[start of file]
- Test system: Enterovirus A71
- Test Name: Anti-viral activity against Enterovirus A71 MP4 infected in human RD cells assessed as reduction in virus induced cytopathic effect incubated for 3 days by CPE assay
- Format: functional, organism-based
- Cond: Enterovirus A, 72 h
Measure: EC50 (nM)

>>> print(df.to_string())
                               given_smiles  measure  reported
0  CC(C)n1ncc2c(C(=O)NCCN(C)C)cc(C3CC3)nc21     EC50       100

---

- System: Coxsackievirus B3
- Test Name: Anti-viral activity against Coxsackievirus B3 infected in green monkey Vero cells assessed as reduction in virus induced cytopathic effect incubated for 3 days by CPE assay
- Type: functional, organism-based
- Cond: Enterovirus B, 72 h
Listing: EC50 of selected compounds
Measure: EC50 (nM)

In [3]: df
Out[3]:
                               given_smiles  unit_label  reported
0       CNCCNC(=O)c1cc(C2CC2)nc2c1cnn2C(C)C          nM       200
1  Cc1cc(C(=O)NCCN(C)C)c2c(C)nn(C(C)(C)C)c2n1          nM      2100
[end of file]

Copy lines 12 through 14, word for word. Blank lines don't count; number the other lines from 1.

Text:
- Type: functional, organism-based
- Cond: Enterovirus B, 72 h
Listing: EC50 of selected compounds